Each approach has its pluses and minuses. Writing scripts on your PC means you can use an editor you're comfortable with (like EditPad, a great free Notepad replacement for Windows users, or BBEdit for you Mac folk, or whatever you like, really, as long as it can save plain ASCII text). You can use your mouse for selecting text, and can work on your script when you're not actually connected to the Internet. The downside is that you'll have to use an FTP program to move your script to the Unix server every time you make a change to it.

Writing your scripts directly on the Unix machine lets you avoid the FTP step. You'll have to gain at least a passing familiarity with a Unix text editor, though, which means learning a bunch of keyboard commands, since you won't be able to do things with your mouse.

The bottom line is, do whatever you're most comfortable with. Personally, I edit on the Unix server for quick-and-dirty scripts, and edit on my local PC for bigger projects.

You probably already dealt with this issue when deciding how to create HTML files for your Web site, so whatever you're doing for those, you can do the same thing for your Perl scripts. There's one important difference, though: If you're creating the scripts on your local PC, then uploading them to your Unix server via FTP, you must make the FTP transfer in "text" mode (sometimes called "ASCII" mode, depending on your FTP program). This doesn't make any real difference when uploading HTML files, but it matters a lot for Perl scripts: If you upload your Perl scripts in "binary" mode, they probably won't work.

Return to the top of the page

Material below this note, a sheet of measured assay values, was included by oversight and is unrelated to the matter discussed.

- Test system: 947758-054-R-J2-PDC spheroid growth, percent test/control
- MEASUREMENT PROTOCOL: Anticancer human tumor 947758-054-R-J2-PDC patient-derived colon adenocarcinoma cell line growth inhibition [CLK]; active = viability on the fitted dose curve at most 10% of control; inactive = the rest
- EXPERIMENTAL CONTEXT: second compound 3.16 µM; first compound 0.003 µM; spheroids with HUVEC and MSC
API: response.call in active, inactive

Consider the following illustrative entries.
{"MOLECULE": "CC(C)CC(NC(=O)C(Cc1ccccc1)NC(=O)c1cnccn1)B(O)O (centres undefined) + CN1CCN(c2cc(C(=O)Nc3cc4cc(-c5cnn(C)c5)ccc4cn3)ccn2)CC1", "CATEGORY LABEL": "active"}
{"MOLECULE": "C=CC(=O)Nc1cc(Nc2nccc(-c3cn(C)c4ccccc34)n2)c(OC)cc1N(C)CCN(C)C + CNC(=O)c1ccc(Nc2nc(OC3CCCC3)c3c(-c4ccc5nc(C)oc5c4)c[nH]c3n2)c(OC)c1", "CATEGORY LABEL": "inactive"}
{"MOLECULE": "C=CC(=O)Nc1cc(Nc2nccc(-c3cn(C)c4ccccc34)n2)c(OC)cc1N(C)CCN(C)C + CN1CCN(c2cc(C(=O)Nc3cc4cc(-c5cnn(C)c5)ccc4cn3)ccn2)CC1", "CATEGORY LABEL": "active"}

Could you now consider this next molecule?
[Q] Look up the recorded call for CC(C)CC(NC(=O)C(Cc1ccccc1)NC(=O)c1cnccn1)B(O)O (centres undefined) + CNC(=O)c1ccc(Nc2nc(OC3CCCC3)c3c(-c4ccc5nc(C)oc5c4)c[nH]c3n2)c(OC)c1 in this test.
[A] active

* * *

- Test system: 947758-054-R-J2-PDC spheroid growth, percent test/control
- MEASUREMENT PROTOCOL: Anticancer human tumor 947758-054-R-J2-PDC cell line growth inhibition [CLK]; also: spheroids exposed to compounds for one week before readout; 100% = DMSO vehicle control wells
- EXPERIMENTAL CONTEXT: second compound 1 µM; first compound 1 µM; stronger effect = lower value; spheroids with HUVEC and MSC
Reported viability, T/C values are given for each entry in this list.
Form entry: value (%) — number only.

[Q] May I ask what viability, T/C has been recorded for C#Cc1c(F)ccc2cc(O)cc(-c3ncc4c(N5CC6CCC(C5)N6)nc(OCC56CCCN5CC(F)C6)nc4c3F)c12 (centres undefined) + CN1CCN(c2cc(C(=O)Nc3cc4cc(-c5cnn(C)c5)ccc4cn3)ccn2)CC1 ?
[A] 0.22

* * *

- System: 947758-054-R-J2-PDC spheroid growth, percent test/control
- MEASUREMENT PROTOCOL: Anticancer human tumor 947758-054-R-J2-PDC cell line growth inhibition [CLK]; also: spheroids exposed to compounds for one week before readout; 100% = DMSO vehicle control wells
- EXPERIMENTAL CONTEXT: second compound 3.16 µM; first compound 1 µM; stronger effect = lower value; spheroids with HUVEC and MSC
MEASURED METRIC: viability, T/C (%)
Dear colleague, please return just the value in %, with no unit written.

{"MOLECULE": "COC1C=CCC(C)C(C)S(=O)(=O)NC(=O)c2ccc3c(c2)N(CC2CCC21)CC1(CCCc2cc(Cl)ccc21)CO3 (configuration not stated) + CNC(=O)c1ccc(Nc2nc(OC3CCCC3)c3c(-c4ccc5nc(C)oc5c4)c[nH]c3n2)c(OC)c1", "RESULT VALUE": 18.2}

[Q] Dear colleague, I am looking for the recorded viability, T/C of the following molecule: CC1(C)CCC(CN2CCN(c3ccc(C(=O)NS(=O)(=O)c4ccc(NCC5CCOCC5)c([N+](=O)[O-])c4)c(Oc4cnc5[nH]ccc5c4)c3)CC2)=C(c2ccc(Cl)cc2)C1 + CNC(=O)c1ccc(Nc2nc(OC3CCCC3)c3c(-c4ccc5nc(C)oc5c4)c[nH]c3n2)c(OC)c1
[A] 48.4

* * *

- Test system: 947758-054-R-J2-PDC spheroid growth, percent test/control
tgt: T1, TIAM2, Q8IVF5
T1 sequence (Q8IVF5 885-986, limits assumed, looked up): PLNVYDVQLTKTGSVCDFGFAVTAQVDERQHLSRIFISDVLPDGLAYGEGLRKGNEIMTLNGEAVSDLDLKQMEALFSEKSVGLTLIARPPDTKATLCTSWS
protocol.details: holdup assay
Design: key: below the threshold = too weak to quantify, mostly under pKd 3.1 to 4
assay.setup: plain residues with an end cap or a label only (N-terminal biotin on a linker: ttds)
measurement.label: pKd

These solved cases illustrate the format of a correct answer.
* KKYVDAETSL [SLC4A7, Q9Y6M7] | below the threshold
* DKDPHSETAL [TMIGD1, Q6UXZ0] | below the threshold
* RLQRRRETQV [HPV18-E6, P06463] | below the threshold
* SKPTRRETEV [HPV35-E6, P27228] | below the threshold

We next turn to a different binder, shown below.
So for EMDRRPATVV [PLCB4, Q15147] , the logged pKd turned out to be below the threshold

Writing the "Hello, world!" script

Whether you've decided to write your scripts on your local PC or on your Unix server, fire up your text editor. For the following discussion, I'm going to do this on the Unix server, using the pico text editor.

catlow:/u1/j/jbc> pico

This starts up pico, with my cursor at the beginning of a new file called "". Now I type the following:


# - my first perl script!

print "Hello, world!\n";

Some important points about what's going on here:

The first line is some special magic that will make it easier for you to run your scripts. This needs to be the very first line of your script, and it needs to take the following form: a pound sign (#), then an exclamation point (!), then the path on your system to the perl program itself, which you figured out earlier when you did the "which perl" thing. Just put it there and forget about it. (Unix users sometimes call this a "shebang" line, which for some reason strikes me as funny.)

Note: A reader named Patrick Oostenrijk has written to say I've used the term "pound sign" incorrectly. He says you're supposed to call "#" a "hash sign." All I can say is, you learn something new every day. At Kimberley Elementary School in Redlands, California, U.S.A., where I received my 3rd grade education, "#" was called a "pound sign," and "£" didn't even have a name; I never saw one until high school. You're welcome to call "#" a "hash sign," an "octothorpe," or "that thing that looks like a Tic-Tac-Toe board"; just remember that that's the thing I'm talking about when I say "pound sign." Thanks. :-)

The next line is blank, though it doesn't need to be; that's just to make the script easier to read. In general, Perl ignores blank lines.

The next line is a "comment." In Perl, anything between a pound sign (by which I mean "#") and the end of a line is ignored when you run the script. Comments are useful for making notes to yourself (or whomever else might look at your script later on); it's a good practice to put the name of the script and a brief description of it in a comment up at the top.